Swing Fiddler, Justin Branum is featured in the
December issue of iFiddle Magazine
Nashville fiddler Justin Branum is one of the best Swing fiddlers I’ve heard. His style is a amazing and his licks are flawless. Starting on the fiddle at the late age of 12, Justin immediately had a passion for music and entered his first fiddle contest after having played for only 8 months. Though he did not place high in the contest, it was enough for the music bug to take a hold and lead him down the path towards a musical career. After initially being exposed to the music of Texas fiddle legend Benny Thomasson and bluegrass fiddle legend Kenny Baker, Justin learned to emulate the sounds he was hearing directly from recordings. Soon after entering into the world of contest fiddling, Justin was exposed to other great Texas fiddlers like Major Franklin, Louis Franklin, Norman Soloman, Vernon Soloman, and Terry Morris just to name a few. Through this exposure to Texas fiddling, Justin found out about swing fiddler extraordinaire Johnny Gimble and was soon after changing his focus from contest fiddling to western swing, country, and jazz. Now modeling his style after swing fiddlers like Johnny Gimble, Buddy Spicher, J.R. Chatwell, and Svend Asmussen, Justin began playing in swing combos and late night jam sessions to learn how to play western swing and jazz.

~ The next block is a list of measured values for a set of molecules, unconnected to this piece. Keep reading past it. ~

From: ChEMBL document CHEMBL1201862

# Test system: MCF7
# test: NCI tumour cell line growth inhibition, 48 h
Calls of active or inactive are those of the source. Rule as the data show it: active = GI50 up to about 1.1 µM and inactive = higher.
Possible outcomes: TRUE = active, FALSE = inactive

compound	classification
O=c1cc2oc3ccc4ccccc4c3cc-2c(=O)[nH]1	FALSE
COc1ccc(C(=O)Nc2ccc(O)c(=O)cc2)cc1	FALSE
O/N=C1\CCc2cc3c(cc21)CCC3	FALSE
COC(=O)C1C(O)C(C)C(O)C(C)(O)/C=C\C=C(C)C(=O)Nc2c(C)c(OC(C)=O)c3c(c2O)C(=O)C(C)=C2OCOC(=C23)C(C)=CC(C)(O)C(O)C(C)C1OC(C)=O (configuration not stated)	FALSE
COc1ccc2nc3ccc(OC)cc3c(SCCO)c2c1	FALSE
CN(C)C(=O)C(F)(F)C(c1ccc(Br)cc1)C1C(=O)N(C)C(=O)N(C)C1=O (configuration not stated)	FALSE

Classically trained with a degree in music education, Tom Morley’s career spans nearly thirty years and a host of genres. He’s played Celtic, bluegrass, classical, swing, Americana, and country honky tonk, earning a gold album for his work with “new traditionalist” country artist John Anderson. If you ask him what he enjoys the most, he’ll tell you that it’s whatever he’s playing at that moment. But it is with Irish music—his focus for the past 15 years—where Tom has truly found his passion, both as a performer and a teacher.
Following 12 years of performing while teaching public school orchestra and working with pre-service teachers, Annie realized that had to be a way to bring all of these skills to my students and that they too might be well served by this regardless of whether they enjoyed making music or were conservatory bound professionals. I call this combination of playing by ear first, learning to read next and jamming with others the whole time the Savage Fiddler Method. I think that it will serve any string player well to be aware of these skills that are offered here and hope you enjoy your journey as much as I have mine.